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Snoring and Alcohol Consumption

Alcohol consumption can have a significant impact on your snoring habits. It doesn't matter if you gulp down the whole glass or just take a few sips; any amount can have an effect on your sleep.

So, before you head to bed tonight, consider how much alcohol you've had to drink. If you're looking to avoid snoring, it's best to abstain from drinking altogether. If you must drink, limit yourself to one or two drinks and try to have them early in the evening so that your body has time to metabolize the alcohol before you go to bed.

In this article, we'll explore the connection between alcohol and snoring in more detail.

 

alcohol increases snoring

Why Does Alcohol Make You Snore More?

Drinking alcohol near bedtime can have a significant impact on your snoring habits. When you drink alcohol, it relaxes the jaw and throat muscles, which can cause your air passages to become blocked.

This blockage in the airway can cause the tissue in your throat to vibrate as breathing now becomes forced – air passes through a limited space leading to alcohol-induced snoring. In addition, alcohol consumption can interfere with your sleep patterns, making it more challenging to get a good night's rest. As a result, you may be more likely to snore if you drink alcohol regularly.

Also, alcohol dehydrates your body and causes a dry mouth and throat. A dry throat is more likely to vibrate, causing you to snore louder.

According to study findings published in Otolaryngology-Head and Neck Surgery, consumption of alcohol is associated with increased severe snoring, altered sleep architecture in select groups, lower oxygen saturation, and obstructive sleep apnea.

Alcohol and REM Sleep

Alcohol is a central nervous system depressant that is commonly consumed before bed in the hopes of inducing sleep. While a night of deep sleep is certainly something we all strive for, alcohol can make a person sleep too deeply. Some will experience drunk snoring, even for non-snorers.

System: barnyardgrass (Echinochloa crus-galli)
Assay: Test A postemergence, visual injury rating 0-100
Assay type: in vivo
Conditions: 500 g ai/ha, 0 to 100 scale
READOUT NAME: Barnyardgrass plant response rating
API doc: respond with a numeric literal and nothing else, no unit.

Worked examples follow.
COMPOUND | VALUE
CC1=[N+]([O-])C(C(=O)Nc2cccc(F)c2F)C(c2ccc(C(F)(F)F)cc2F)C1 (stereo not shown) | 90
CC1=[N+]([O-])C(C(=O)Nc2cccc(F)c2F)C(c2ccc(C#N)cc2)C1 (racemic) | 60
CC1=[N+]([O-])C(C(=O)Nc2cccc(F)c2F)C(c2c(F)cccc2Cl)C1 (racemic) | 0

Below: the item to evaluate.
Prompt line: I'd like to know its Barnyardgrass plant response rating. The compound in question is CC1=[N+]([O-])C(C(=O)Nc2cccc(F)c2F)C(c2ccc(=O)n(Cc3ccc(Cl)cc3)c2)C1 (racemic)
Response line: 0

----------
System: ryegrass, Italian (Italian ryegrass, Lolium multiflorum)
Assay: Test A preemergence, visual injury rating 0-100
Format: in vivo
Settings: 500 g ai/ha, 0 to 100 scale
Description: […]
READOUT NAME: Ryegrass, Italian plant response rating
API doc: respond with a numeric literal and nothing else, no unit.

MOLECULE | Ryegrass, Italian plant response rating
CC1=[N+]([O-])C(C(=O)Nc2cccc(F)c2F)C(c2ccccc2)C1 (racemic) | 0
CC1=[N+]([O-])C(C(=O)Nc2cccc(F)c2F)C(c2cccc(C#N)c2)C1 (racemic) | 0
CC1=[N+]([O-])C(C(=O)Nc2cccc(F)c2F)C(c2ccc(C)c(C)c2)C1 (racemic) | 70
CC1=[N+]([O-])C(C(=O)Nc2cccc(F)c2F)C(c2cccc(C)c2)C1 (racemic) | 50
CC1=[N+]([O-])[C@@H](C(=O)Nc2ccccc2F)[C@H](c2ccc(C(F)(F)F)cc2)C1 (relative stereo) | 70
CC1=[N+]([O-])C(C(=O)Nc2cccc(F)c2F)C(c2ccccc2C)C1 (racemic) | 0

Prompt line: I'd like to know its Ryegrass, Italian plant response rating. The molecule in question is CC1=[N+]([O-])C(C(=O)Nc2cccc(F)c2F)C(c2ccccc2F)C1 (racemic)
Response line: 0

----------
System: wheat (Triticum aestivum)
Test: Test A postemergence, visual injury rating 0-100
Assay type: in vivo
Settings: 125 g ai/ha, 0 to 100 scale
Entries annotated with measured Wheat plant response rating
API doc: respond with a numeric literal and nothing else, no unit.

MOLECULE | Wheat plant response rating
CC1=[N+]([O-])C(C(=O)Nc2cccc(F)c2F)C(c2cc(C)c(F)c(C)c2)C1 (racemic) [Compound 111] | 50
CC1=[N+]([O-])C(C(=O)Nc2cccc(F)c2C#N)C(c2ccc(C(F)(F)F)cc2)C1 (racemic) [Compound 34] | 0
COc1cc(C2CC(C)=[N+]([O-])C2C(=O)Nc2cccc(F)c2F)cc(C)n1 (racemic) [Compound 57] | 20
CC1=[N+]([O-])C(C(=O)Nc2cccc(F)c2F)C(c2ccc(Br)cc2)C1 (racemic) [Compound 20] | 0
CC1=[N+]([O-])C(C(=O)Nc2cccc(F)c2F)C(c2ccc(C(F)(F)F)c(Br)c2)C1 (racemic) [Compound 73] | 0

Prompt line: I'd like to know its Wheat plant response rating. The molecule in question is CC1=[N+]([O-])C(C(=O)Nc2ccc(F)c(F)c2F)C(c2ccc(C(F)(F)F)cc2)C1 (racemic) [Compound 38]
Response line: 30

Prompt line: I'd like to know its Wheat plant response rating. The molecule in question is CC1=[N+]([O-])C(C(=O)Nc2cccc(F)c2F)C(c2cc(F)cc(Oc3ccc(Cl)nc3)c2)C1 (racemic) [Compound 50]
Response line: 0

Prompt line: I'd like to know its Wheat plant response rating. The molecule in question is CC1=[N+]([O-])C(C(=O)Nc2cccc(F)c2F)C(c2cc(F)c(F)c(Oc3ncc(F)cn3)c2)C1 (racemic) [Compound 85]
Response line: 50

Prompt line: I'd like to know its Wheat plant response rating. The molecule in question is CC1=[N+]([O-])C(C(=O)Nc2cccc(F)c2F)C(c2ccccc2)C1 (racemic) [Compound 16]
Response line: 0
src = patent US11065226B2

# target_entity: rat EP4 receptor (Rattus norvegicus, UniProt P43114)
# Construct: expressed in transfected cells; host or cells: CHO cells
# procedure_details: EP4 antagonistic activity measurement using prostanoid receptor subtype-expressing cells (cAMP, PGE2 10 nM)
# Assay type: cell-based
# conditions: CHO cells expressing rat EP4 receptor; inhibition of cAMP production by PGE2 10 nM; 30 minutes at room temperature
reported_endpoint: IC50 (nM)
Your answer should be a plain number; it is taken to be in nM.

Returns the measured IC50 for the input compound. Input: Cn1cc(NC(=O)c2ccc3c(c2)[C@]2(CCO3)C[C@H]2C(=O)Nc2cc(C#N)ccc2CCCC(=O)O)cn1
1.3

The consequence of alcohol-induced sleep is that your brain and body become less aware of breathing patterns and the muscle control of the mouth, which can cause increased partner complains due to loud snoring sounds.

Although alcohol may help people fall asleep more quickly, it actually disrupts the normal sleep cycle and reduces the amount of time spent in REM sleep, the deepest stage of sleep. REM sleep is when we dream, and our eyes move rapidly. It's a crucial stage of sleep when our bodies can rest and repair. It is also essential for memory consolidation and learning.

Additionally, alcohol consumption can lead to morning grogginess and make it difficult to wake up feeling refreshed and well-rested. For these reasons, it is best to avoid drinking alcohol before bed if you are trying to stop snoring and get a good night's sleep.

Alcohol, The Circadian Rhythm, and Snoring 

The human body runs on a 24-hour cycle, commonly known as the circadian rhythm. This internal clock regulates everything from hormone production to sleep patterns.

The 24-hour cycle is controlled by a "master clock" in the brain, and it helps determine when we feel sleepy or awake. Although the circadian rhythm is designed to keep us on a regular sleep schedule, it can be easily thrown off by alcohol.

Although a glass of red wine may seem like a good way to relax before bed, alcohol has a stimulating effect on regular brain activity. This can make it difficult to fall asleep, and it can also lead to restless sleep.

In addition, alcohol can interfere with the body's natural melatonin production, further disrupting the circadian rhythm. As a result, it's best to avoid alcohol before bed if you're trying to maintain a healthy sleep schedule.

Bottom Line

Overall, snoring and alcohol consumption are related in the way that alcohol can make your body more prone to snoring through muscle relaxation and deeper sleep. While it may be challenging to give up your nightcap, there are certainly benefits to limiting alcohol consumption before bedtime. Instead, incorporate more natural relaxation techniques like breathing exercises, yoga, or best sleep positions in your sleep routine in order to prepare your body and mind for rest.

If your partner complains about your snoring even after you stop drinking, it's best to see a doctor for a sleep test. There are many potential causes of snoring, and alcohol is just one of them. If you're struggling to stop snoring, there are many effective treatments for snoring and sleep apnea available. Don't hesitate to speak with your doctor about your options.